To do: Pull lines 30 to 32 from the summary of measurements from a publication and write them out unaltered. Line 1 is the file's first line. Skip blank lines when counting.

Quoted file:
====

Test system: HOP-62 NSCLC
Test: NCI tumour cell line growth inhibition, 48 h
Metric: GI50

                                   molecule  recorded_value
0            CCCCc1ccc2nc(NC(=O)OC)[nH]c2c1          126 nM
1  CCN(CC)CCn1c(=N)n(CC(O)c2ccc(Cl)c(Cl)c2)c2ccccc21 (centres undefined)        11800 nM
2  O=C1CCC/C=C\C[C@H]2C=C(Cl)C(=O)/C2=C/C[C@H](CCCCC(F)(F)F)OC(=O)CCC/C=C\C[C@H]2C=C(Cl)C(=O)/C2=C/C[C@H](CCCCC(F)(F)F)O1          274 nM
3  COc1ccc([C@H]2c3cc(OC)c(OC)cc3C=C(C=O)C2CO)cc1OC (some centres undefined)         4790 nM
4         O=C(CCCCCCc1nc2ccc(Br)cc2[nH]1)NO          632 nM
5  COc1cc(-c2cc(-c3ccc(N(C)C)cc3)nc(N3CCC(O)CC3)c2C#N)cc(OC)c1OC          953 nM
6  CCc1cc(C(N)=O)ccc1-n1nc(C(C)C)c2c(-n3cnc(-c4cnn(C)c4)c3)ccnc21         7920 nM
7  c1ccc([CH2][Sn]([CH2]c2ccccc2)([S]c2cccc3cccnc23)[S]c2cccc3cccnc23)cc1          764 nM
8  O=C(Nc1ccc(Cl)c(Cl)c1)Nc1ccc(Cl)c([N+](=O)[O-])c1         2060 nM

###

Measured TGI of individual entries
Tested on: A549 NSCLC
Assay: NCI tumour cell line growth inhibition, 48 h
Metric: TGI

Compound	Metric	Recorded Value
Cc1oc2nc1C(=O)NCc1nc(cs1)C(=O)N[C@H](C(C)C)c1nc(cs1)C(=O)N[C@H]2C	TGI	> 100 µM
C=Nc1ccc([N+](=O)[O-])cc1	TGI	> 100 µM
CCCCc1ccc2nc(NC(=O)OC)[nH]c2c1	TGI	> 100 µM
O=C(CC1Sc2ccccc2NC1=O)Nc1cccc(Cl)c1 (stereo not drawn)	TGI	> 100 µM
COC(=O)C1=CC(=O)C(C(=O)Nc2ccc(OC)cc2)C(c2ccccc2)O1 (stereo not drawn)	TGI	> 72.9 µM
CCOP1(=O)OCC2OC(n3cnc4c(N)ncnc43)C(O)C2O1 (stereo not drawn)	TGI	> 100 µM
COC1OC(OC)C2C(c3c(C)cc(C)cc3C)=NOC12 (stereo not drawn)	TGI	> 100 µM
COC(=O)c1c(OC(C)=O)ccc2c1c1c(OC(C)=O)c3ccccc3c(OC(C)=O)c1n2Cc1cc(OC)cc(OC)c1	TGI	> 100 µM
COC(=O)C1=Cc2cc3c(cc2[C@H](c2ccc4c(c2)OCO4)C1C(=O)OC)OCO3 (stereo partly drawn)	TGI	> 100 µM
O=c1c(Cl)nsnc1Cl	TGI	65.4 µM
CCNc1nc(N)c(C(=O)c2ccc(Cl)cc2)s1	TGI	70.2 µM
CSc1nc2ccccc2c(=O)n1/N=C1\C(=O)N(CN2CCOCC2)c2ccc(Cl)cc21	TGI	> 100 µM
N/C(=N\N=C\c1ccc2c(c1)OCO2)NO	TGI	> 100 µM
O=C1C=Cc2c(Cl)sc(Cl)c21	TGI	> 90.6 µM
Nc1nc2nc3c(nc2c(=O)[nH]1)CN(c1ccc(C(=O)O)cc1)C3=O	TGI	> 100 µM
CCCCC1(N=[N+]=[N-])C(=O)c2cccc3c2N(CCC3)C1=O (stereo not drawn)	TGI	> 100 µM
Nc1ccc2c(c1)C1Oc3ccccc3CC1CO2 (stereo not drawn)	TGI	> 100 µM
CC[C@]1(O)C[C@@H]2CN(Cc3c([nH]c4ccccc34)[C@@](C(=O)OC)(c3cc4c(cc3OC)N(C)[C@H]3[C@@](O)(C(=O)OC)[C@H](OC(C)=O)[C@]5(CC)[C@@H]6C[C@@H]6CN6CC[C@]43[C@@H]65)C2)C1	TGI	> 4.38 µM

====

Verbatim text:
CCNc1nc(N)c(C(=O)c2ccc(Cl)cc2)s1	TGI	70.2 µM
CSc1nc2ccccc2c(=O)n1/N=C1\C(=O)N(CN2CCOCC2)c2ccc(Cl)cc21	TGI	> 100 µM
N/C(=N\N=C\c1ccc2c(c1)OCO2)NO	TGI	> 100 µM